People swim in the Windsor Jewish Community Centre’s pool in the 1960s.
I swim four times a week. My time in the pool is truly my own. While I am swimming, it seems as if I am all that exists.
My mother taught my sisters and I to swim when we were knee-high to a grasshopper. Mom was magnificent in the water. Her precise strokes often gave her the look of Esther Williams, an American competitive swimmer and actress. It gave her a real kick of energy.
My father came from a family that was afraid of the water. His mother cautioned him to stay out of pools and lakes, as they were dangerous. Throughout his life, dad never learned how to swim, but he approved of mom instructing us. No doubt, he knew the Gemara in Tractate Kiddushin, which states that a father is obligated to teach his son Torah, a trade and to swim, as well as to find him a wife.
In the summertime, our family would frequently go to Bingemans park in Kitchener, Ont., where we’d spend the day on the beach, frolicking and swimming the way children do. Mom called it “heaven.” Dad would often join us, despite his busy rabbinical schedule. That was a treat. He would always have a sefer with him and spend his time learning Torah. Dad would initiate his time at the park by dipping his toe in the water, or walking in the shallow area, a ritual that seemed to reflect his desire to swim.
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I have a distant memory from our time at Bingemans, in which I believe I was drowning. (Apparently, memories of almost drowning are quite common.) I think I was five and I was in a flotation device with a dragon’s head, treading freely. Little waves began to carry me away from my family. I remember feeling frantic and thinking that everyone around me was happy, but I was about to drown.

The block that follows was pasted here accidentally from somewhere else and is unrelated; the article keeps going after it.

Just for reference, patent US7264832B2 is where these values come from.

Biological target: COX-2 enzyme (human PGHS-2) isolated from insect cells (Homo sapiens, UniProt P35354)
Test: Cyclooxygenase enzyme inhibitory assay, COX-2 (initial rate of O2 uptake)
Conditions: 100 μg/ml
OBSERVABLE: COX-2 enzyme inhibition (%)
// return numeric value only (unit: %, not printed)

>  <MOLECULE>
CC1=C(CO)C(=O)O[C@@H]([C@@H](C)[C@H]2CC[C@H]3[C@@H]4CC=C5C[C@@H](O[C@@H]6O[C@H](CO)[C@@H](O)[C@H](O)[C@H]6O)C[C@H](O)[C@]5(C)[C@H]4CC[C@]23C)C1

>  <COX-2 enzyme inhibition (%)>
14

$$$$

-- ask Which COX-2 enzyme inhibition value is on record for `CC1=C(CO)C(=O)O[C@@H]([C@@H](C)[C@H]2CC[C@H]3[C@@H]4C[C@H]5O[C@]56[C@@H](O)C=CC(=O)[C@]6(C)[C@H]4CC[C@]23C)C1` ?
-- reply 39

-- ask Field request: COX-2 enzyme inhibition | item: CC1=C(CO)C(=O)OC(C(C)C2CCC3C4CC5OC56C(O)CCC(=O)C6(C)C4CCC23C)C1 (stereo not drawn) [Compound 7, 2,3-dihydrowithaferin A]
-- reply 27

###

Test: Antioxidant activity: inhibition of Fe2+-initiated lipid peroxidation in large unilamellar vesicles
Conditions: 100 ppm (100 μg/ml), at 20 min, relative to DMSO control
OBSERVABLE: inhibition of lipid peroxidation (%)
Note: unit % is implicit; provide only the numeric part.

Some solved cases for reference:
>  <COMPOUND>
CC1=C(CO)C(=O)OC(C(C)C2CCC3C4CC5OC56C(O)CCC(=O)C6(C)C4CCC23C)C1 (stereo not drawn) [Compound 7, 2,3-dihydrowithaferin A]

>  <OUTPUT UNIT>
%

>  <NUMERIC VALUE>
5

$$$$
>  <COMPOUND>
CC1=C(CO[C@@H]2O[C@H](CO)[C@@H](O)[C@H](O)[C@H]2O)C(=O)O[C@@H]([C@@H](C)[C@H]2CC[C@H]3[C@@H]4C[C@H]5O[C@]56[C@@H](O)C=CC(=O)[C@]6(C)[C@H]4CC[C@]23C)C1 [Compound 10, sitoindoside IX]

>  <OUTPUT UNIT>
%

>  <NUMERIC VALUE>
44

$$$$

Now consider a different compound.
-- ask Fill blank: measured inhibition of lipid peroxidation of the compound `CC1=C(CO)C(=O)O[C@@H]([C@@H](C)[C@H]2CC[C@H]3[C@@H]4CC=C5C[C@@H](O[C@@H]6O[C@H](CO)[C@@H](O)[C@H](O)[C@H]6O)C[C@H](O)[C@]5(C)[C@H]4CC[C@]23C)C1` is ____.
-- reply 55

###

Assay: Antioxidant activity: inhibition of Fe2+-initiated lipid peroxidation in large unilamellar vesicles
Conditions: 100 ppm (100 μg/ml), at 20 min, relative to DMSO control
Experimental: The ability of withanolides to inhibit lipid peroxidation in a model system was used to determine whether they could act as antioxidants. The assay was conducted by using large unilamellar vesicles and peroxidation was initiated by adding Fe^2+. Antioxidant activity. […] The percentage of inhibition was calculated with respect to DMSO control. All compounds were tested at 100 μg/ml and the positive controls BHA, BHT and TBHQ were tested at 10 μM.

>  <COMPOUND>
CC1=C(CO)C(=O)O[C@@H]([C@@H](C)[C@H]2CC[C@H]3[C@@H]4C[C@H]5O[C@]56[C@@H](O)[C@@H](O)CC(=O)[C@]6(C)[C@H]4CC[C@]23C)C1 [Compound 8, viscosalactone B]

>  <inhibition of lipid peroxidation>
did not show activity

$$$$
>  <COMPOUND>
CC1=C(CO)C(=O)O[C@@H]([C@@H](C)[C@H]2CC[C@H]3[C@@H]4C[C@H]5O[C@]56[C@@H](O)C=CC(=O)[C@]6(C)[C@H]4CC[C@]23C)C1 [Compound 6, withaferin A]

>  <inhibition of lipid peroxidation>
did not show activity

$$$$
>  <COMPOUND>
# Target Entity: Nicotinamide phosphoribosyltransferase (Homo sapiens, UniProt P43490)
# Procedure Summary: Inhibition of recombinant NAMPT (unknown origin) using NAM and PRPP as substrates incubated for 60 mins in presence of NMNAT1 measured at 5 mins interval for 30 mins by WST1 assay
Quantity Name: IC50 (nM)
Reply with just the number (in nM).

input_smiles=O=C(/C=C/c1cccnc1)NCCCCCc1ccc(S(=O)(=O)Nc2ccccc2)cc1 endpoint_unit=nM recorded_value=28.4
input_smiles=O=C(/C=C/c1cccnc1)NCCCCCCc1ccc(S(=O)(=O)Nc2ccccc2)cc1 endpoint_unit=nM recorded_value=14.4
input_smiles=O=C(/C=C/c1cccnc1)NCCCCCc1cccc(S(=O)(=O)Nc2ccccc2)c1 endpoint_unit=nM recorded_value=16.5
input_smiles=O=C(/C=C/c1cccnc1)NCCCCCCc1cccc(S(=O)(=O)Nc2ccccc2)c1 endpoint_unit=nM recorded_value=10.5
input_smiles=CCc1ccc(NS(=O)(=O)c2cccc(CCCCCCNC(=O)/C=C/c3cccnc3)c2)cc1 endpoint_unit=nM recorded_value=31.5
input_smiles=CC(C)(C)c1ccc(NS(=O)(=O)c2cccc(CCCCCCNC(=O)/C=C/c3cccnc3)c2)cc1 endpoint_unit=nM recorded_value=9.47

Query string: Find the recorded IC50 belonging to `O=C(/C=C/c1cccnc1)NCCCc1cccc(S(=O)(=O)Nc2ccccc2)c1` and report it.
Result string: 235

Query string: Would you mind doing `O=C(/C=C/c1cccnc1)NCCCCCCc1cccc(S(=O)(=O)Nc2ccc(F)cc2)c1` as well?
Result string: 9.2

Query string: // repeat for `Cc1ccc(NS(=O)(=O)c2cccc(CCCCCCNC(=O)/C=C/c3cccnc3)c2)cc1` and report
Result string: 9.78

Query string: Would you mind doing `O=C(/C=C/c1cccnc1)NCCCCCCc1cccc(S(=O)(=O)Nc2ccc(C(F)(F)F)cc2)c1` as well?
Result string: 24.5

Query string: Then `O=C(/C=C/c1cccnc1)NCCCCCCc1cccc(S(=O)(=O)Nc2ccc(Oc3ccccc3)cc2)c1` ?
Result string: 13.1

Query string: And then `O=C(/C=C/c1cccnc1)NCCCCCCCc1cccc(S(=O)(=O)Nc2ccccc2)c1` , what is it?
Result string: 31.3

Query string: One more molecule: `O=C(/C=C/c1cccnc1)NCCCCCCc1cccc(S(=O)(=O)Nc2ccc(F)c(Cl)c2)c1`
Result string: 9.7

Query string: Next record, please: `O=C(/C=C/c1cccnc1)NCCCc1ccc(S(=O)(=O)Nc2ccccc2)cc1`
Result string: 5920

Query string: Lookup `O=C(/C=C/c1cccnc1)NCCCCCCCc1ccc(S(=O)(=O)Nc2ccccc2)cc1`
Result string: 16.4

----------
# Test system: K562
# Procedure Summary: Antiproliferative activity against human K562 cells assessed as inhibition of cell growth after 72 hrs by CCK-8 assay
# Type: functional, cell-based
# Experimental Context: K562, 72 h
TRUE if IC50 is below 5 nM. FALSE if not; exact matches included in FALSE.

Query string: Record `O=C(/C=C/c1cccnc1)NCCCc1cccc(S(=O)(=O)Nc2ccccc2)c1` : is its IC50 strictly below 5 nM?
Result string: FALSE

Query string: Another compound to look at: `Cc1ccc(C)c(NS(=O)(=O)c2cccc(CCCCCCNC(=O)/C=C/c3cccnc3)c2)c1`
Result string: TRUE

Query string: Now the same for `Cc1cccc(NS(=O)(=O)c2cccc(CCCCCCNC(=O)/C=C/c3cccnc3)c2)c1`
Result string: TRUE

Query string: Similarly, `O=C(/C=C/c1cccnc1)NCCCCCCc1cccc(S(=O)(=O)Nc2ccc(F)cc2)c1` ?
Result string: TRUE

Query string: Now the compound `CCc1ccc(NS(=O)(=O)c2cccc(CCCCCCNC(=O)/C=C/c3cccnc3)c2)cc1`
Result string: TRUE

Somehow, I reversed the direction I was floating in and saved myself. This entire incident likely took a moment. Nobody believed I was about to drown. But I thought I was.
My mother used to swim 100 laps a day in her condo’s swimming pool. She was known as the pool lady and her neighbours would marvel at her stamina and passion for swimming well into her 80s. Eventually, I moved into the same building and I, too, took to swimming regularly. Sometimes, we’d swim together, but we’d rarely converse, so that we could accomplish our goals.
Mom used to say that she’d leave all her troubles in the pool. I think that was the case, especially as she got older and her brother, Menashe, passed away, making life that much tougher. I used to joke while I was swimming that I would often see one of her troubles floating by me. It would slowly dissipate and ultimately disappear. Yet the water remained unpolluted.
Being in the water feels is as if we are being called back to the womb. There is a peacefulness to it, a serenity, especially when you are underwater and the incessant noises of the world are no longer. The greater buoyancy we experience reflects the enchantment one might feel walking on the moon.
I swim a lot nowadays, and while I might bump my head on the end wall from time to time, I cherish the times when I am up to my neck in water and the world is entirely still. There’s nothing like it.